August 23, 2011 8:57 pm
With kids heading back to school, everyone should take extra care to keep children safe.
“It’s going to take time for everyone to get back into the school routine,” says Craig Phelps, senior assistant vice president with Amica Insurance. “Many children will be going off to school for the first time, so they may not be as careful as they should be when crossing streets or running for their buses. Others may feel more comfortable returning to school, but they also may be more likely to take risks, such as failing to look both ways when crossing the street.”
That’s why it’s so important to be extra vigilant this time of year, Phelps said, especially around school buses and bus stops.
The National Safety Council notes that most children who lose their lives in bus-related crashes are pedestrians, four to seven years old, who are hit by the bus or by motorists illegally passing a stopped school bus. “The area 10 feet around a school bus is where children are in the most danger of being hit,” according to the NSC website. “Stop your car far enough from the bus to allow children the necessary space to safely enter and exit the bus.”
Here are a few tips on how you can be more alert behind the wheel:
• Slow down and be alert, especially in residential areas and school zones. Children are unpredictable.
• Watch for children at intersections and near the road – especially in the morning and after school hours.
• Take extra care when entering or exiting driveways.
• Beware of children darting out from between parked cars.
• Be careful when following or approaching a school bus, especially near school bus stops.
• All 50 states require motorists in both directions on undivided roadways to stop for school buses that have stopped to let children enter or exit the bus.
• Don’t pass a school bus on the right.
Parents and children should remember:
• Try to cross streets at corners, using crosswalks and traffic signals when available.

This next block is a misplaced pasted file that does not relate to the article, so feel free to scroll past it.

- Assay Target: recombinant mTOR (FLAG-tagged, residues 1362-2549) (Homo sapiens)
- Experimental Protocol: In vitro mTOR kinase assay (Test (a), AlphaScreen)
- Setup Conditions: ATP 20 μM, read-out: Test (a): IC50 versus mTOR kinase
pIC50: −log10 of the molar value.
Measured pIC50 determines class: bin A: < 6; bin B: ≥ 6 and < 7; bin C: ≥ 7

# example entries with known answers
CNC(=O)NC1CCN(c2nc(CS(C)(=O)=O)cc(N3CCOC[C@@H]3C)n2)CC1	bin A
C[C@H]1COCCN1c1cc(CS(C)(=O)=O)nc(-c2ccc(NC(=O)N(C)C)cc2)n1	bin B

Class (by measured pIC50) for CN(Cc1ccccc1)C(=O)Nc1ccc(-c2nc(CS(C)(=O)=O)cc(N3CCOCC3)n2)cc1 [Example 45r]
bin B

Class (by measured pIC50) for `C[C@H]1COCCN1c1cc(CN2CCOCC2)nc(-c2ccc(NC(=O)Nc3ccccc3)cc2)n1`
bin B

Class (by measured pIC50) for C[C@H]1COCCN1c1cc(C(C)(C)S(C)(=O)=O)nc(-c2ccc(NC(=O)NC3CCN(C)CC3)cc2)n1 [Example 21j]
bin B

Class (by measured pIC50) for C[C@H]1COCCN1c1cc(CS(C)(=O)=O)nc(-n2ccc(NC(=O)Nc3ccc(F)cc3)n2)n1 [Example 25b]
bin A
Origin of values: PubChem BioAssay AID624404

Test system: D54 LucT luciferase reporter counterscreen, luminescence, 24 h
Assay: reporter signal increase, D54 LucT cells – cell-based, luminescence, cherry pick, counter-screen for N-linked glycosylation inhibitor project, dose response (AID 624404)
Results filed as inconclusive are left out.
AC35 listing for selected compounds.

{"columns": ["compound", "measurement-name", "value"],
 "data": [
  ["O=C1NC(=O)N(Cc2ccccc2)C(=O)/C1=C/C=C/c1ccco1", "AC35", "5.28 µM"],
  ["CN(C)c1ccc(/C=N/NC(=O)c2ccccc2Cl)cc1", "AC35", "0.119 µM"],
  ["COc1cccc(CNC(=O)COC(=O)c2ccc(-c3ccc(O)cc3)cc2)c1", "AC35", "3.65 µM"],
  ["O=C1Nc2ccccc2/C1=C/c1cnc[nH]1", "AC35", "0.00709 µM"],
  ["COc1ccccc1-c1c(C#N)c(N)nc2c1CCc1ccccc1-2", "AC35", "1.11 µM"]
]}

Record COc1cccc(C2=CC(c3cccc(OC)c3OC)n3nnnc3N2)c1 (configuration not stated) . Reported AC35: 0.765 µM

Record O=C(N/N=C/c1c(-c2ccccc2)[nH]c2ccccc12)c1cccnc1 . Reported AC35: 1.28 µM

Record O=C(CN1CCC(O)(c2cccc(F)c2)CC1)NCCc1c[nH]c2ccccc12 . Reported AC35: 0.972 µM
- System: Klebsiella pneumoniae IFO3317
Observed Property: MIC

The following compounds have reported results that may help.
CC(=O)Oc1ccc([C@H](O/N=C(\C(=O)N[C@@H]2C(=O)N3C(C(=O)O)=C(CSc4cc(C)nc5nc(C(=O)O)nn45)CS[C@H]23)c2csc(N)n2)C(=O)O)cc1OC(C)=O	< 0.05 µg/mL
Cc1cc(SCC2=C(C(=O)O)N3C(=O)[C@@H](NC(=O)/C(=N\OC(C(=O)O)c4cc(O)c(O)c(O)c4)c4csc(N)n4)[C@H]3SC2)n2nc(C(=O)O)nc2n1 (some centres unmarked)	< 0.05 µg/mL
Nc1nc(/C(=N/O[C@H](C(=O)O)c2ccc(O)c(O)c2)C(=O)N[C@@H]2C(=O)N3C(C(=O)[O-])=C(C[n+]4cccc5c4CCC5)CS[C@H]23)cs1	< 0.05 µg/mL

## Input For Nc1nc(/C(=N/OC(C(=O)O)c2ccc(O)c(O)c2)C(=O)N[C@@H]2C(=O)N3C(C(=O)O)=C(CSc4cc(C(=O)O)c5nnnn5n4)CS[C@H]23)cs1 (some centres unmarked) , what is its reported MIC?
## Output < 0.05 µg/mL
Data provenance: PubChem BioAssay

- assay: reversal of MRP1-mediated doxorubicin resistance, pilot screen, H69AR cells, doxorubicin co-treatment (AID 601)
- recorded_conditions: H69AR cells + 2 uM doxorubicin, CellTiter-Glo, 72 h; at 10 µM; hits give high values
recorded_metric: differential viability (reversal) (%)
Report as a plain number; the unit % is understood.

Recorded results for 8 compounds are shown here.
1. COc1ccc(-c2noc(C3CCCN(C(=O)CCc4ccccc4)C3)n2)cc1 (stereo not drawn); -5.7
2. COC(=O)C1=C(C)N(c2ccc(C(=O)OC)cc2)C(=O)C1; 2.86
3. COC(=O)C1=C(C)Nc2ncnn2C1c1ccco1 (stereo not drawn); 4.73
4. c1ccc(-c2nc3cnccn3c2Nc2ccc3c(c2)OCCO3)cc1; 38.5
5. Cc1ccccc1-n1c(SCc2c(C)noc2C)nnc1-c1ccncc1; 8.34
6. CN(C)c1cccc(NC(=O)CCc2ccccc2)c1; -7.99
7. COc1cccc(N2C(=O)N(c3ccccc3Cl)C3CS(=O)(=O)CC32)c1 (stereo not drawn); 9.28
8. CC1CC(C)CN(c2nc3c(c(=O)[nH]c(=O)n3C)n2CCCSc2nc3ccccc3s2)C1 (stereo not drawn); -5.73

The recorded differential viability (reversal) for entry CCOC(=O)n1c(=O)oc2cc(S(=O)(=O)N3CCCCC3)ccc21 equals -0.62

• Don’t run into a street or between parked cars.
• Get to the bus stop early and stand well back from the curb, especially when the bus is approaching.
• Walk in front of the bus so the driver can see you. Don’t board the bus until the driver says it’s okay.
• If you drop something, tell the bus driver. Don’t reach for anything under or in front of a bus where a driver might not be able to see you.
• Don’t talk to strangers at a bus stop, and don’t get into a stranger’s car.
• Remove headphones and put away cell phones before crossing the street.
• If you’re riding your bike to school, always wear a helmet and follow the “rules of the road.”
“We all need to work together to protect our children,” Phelps says. “Let’s get the school year off to a safe start.”
Sources: www.nsc.org, Amica Insurance
August 22, 2011 8:57 pm
Back to school season is upon us and with it comes a whirlwind of activity for most households. It seems for most of us that there are too many things to do and not enough time or energy to get it all done. In this day and age many households seek outside help, including house cleaning services. Professional house cleaning is one of the fastest growing home services, and is being adopted by a higher percentage of households every year. It is also a very important decision for homeowners to make; they are giving these service providers very intimate access to their most private spaces and information.